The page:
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Israel Scrambles After Trump Says He May Still Attend Jerusalem Embassy Opening

JERUSALEM (JTA) — Israeli officials told local media they were surprised to learn that President Trump may still travel to Israel for the opening of the U.S. embassy in Jerusalem.

When asked during a news conference with German Chancellor Angela Merkel on Friday who would be among the 250-person-strong delegation attending the opening of the controversial Jerusalem embassy, Trump told reporters that “I may go. Very proud of it.”

Trump’s name was not on the documents provided to Israel by the United States regarding the U.S. delegation scheduled to attend the May 14 ceremony, Hadashot news reported.

Trump also said during the news conference on Friday that he had nearly signed a plan for relocating and constructing a new embassy at a cost of $1 billion, but then rejected the plan in favor of one that will cost between $300,000 and $400,000. He added that U.S. Ambassador to Israel David Friedman had recommended a pared-down plan that would only cost $150,000 by simply converting the existing consular facility.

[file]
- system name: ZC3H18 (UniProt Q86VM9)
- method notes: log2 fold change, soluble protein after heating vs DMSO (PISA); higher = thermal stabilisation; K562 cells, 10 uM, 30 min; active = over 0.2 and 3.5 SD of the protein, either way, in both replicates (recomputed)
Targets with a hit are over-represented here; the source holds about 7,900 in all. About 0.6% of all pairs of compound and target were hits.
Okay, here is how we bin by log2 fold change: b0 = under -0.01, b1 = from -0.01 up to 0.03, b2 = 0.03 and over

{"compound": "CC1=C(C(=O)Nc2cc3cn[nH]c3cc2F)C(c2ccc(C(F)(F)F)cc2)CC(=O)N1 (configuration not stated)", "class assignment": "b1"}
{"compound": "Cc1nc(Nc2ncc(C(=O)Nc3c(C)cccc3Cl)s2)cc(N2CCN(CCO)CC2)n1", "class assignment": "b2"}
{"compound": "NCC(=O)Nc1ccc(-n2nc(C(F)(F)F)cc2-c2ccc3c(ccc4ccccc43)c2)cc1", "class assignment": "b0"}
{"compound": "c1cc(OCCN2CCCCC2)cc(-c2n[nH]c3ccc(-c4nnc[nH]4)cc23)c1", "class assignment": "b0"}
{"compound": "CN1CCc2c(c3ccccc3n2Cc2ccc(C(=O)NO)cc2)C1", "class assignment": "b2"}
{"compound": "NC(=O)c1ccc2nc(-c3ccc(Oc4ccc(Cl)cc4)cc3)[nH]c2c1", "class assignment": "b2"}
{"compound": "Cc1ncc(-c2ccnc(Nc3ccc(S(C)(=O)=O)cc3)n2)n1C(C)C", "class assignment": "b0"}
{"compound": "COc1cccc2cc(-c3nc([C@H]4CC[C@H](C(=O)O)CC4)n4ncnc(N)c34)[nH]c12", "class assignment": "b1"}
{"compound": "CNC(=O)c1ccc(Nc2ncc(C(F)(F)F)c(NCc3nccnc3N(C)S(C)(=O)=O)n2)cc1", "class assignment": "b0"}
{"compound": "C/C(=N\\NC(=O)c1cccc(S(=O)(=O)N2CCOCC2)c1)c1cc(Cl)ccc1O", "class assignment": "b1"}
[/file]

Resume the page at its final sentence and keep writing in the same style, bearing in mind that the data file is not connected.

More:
The new embassy initially will be housed in southern Jerusalem, in the Arnona neighborhood, on a compound that currently houses the consular operations of the Consulate General of Jerusalem.

Friedman and some staff will begin working out of the consular section beginning in May. In the second phase, by the end of 2019, an annex on site will be constructed for a more permanent working space for the ambassador, staff and a classified processing site. The third phase, the site selection and construction of a new embassy, will take up to nine years.

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